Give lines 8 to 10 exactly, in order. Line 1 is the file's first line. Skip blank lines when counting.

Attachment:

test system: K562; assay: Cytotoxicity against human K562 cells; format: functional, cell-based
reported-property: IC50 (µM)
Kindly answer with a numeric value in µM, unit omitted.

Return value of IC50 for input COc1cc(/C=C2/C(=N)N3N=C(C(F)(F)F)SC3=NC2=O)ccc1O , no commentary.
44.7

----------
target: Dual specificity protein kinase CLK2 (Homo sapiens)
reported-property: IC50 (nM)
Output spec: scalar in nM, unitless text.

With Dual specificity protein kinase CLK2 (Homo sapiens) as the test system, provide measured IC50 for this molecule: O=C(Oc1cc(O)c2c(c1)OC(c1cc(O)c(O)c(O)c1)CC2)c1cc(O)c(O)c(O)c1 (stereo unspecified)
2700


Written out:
reported-property: IC50 (nM)
Output spec: scalar in nM, unitless text.

With Dual specificity protein kinase CLK2 (Homo sapiens) as the test system, provide measured IC50 for this molecule: O=C(Oc1cc(O)c2c(c1)OC(c1cc(O)c(O)c(O)c1)CC2)c1cc(O)c(O)c(O)c1 (stereo unspecified)